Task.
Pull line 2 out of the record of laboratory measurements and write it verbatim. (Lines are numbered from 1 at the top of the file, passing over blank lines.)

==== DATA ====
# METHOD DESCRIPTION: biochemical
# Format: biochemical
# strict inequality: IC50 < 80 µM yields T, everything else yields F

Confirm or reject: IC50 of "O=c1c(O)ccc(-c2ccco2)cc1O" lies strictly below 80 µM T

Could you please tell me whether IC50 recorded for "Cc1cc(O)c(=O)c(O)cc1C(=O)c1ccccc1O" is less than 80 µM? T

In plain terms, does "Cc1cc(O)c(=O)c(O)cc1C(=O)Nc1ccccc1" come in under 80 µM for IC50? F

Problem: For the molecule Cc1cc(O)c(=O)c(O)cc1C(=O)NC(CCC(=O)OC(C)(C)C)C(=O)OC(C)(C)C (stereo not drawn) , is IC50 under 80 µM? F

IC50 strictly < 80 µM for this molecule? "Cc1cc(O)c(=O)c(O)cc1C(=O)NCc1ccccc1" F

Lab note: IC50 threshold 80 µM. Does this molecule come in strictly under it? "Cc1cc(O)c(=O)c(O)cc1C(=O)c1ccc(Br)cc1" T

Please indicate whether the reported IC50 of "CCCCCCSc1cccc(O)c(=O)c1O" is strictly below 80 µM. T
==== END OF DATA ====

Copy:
# Format: biochemical